Allen's Blog

A Minor Rant on Camera Straps

The weekend edition of The Wall Street Journal is always full of great articles in the Off Duty and Review sections, but a recent small feature on camera straps got me really riled up.

Last week I offered to photograph an extended family visiting one of the beaches on Martha’s Vineyard. When I was handed their Canon EOS 5D, my willingness to take what became a very nice photo was accompanied by my insistence that they replace the strap as soon as possible. (“It came with the camera,” is—invariably—the response I receive for my earnest pleas.)

I’ve noted before the unfortunate (and dangerous) practice of wearing a ‘steal me’ advertisement around your neck, where the strap included with your camera lets the whole world know exactly which high-dollar camera you’re carrying. All manufacturers seem to be guilty of this; from their perspective, it’s simply Branding 101. For the customer, though, it begs an extra measure of vigilance while out and about.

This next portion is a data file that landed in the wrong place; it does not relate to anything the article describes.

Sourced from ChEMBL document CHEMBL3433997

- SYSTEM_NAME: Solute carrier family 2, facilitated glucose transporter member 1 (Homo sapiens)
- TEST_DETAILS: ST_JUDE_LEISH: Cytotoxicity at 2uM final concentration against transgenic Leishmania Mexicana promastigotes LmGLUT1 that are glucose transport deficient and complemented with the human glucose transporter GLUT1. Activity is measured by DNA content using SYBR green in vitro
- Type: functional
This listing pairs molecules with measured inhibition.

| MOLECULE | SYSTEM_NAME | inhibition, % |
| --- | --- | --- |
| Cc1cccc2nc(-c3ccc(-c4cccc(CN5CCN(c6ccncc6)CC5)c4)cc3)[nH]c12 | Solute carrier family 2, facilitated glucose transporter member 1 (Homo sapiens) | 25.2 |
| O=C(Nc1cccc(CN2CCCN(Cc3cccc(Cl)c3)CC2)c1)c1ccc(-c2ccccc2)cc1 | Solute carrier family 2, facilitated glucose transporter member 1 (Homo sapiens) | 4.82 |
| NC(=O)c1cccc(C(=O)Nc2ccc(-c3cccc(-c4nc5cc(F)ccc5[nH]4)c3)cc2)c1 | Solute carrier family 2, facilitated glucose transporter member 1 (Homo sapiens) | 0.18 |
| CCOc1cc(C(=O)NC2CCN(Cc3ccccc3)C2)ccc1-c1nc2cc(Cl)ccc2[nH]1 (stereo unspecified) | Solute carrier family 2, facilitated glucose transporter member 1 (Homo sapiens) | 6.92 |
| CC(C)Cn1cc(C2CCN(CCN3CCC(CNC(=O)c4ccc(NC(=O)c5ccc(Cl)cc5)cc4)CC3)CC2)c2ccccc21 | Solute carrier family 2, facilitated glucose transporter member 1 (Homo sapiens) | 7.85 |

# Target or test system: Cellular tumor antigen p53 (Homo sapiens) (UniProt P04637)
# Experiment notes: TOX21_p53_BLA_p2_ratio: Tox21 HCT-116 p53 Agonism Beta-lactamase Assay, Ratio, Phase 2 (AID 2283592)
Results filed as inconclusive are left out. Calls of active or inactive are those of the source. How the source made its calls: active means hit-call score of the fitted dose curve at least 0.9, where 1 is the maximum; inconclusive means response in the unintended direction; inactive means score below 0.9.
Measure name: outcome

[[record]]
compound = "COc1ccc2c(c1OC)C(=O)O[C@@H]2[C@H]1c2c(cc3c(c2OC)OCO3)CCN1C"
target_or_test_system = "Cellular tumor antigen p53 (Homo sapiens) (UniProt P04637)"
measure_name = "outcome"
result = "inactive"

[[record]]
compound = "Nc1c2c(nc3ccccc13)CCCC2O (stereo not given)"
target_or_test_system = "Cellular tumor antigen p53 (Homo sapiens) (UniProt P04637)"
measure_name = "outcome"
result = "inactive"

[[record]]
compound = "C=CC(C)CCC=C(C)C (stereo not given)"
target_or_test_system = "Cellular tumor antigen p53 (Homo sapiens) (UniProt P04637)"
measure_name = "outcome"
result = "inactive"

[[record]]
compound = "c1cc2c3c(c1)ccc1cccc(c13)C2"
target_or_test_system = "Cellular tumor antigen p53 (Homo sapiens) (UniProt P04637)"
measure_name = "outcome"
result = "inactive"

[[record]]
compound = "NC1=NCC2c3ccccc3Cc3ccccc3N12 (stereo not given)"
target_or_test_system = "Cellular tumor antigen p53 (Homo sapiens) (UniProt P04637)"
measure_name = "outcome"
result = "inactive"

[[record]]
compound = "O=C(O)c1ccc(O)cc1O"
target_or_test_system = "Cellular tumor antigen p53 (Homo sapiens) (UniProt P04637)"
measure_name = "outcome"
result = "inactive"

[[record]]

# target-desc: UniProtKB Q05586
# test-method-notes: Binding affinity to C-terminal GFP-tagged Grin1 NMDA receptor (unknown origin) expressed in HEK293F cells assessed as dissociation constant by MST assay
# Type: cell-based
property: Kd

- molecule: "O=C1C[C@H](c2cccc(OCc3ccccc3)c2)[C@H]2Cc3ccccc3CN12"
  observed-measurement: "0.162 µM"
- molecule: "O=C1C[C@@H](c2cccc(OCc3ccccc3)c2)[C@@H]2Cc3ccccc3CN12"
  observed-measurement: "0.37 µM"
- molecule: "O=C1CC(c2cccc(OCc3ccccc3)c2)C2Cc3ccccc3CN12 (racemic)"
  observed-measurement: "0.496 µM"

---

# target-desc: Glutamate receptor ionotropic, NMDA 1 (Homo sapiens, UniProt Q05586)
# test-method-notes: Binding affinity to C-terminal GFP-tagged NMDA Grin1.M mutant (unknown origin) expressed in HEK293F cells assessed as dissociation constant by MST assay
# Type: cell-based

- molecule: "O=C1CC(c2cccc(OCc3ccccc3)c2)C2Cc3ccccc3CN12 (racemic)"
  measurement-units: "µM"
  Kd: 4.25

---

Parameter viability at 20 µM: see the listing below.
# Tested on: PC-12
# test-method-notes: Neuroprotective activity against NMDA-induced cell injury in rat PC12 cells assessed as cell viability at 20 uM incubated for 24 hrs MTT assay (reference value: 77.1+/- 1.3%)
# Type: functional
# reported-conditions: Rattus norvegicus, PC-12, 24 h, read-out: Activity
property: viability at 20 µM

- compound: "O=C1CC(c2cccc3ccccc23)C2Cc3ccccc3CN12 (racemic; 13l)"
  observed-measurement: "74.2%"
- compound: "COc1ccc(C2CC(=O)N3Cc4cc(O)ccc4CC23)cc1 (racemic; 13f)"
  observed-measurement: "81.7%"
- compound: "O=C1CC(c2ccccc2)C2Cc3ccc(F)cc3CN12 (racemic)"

WSJ camera strap feature So back to the WSJ: the photo shows a roundup of so-called “dapper” straps—none of which looks particularly comfortable—priced from 29 to 140 dollars. You’d be far better off with a strap from OP/TECH, superbly designed and made in the USA. I have found their Envy Strap to be perfect for both my mirrorless Fuji X-series bodies and my full-frame Nikon SLRs with long lenses. And the price can’t be beat: under 20 dollars. They’re comfortable, reliable, and they don’t attract the wrong kind of attention.

OP/TECH camera strap on Fuji X-E2

Raj, our technology director and blog contributor in his own right, goes one further and uses our microGAFFER tape to obscure the logos on his Fuji X-E2. Not only does it make the camera look more generic to thieves (perhaps even a touch dilapidated); since it leaves no residue, there’s no need to worry about ruining the camera’s finish when time comes to peel and resell.

Raj's Fuji with microGAFFER

Back in the days when I carried as many as three cameras around my neck and two more on my shoulders (zoom lenses didn’t exist), the strap of choice was known as the “Schwalberg Strap”, likely purchased from Marty Forscher’s Professional Camera Repair in New York. Now, it’s two cameras at most, with zoom lenses that can cover just about any optical range.

The bottom line is to spend your money on the things that really help you make better images, rather than just looking the part. More about that shortly, when I address the remarkable supplemental iPhone optics from ExoLens, which feature Zeiss glass.

Allen shooting Nikon tele lens